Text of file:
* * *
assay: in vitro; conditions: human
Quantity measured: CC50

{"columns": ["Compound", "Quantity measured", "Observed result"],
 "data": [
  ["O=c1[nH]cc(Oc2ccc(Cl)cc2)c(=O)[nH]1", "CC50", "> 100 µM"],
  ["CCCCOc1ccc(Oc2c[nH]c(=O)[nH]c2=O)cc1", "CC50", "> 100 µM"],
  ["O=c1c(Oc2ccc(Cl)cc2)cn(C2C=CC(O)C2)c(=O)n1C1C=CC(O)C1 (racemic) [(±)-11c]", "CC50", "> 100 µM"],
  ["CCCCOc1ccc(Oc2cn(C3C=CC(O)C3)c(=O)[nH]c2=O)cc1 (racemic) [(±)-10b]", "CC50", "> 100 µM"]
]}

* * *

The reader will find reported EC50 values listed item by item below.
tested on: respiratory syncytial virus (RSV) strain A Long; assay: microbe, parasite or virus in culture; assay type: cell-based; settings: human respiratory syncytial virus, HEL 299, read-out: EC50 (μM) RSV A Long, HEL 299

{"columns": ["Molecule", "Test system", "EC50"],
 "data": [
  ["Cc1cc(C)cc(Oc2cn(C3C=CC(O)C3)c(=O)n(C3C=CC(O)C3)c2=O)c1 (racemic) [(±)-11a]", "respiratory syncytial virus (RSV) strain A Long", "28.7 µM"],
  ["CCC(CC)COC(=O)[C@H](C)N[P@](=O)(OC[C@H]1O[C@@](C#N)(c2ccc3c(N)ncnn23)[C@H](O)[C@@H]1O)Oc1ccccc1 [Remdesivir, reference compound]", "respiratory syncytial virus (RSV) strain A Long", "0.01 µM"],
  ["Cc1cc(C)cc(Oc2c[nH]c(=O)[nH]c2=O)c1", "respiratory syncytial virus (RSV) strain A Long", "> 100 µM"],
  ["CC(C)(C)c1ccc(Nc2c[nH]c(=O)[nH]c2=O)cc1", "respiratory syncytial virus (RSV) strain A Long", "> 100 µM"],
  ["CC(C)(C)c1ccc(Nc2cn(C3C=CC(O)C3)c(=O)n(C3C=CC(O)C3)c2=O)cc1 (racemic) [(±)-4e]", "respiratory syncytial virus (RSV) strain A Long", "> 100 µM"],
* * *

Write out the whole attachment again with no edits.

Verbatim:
assay: in vitro; conditions: human
Quantity measured: CC50

{"columns": ["Compound", "Quantity measured", "Observed result"],
 "data": [
  ["O=c1[nH]cc(Oc2ccc(Cl)cc2)c(=O)[nH]1", "CC50", "> 100 µM"],
  ["CCCCOc1ccc(Oc2c[nH]c(=O)[nH]c2=O)cc1", "CC50", "> 100 µM"],
  ["O=c1c(Oc2ccc(Cl)cc2)cn(C2C=CC(O)C2)c(=O)n1C1C=CC(O)C1 (racemic) [(±)-11c]", "CC50", "> 100 µM"],
  ["CCCCOc1ccc(Oc2cn(C3C=CC(O)C3)c(=O)[nH]c2=O)cc1 (racemic) [(±)-10b]", "CC50", "> 100 µM"]
]}

* * *

The reader will find reported EC50 values listed item by item below.
tested on: respiratory syncytial virus (RSV) strain A Long; assay: microbe, parasite or virus in culture; assay type: cell-based; settings: human respiratory syncytial virus, HEL 299, read-out: EC50 (μM) RSV A Long, HEL 299

{"columns": ["Molecule", "Test system", "EC50"],
 "data": [
  ["Cc1cc(C)cc(Oc2cn(C3C=CC(O)C3)c(=O)n(C3C=CC(O)C3)c2=O)c1 (racemic) [(±)-11a]", "respiratory syncytial virus (RSV) strain A Long", "28.7 µM"],
  ["CCC(CC)COC(=O)[C@H](C)N[P@](=O)(OC[C@H]1O[C@@](C#N)(c2ccc3c(N)ncnn23)[C@H](O)[C@@H]1O)Oc1ccccc1 [Remdesivir, reference compound]", "respiratory syncytial virus (RSV) strain A Long", "0.01 µM"],
  ["Cc1cc(C)cc(Oc2c[nH]c(=O)[nH]c2=O)c1", "respiratory syncytial virus (RSV) strain A Long", "> 100 µM"],
  ["CC(C)(C)c1ccc(Nc2c[nH]c(=O)[nH]c2=O)cc1", "respiratory syncytial virus (RSV) strain A Long", "> 100 µM"],
  ["CC(C)(C)c1ccc(Nc2cn(C3C=CC(O)C3)c(=O)n(C3C=CC(O)C3)c2=O)cc1 (racemic) [(±)-4e]", "respiratory syncytial virus (RSV) strain A Long", "> 100 µM"],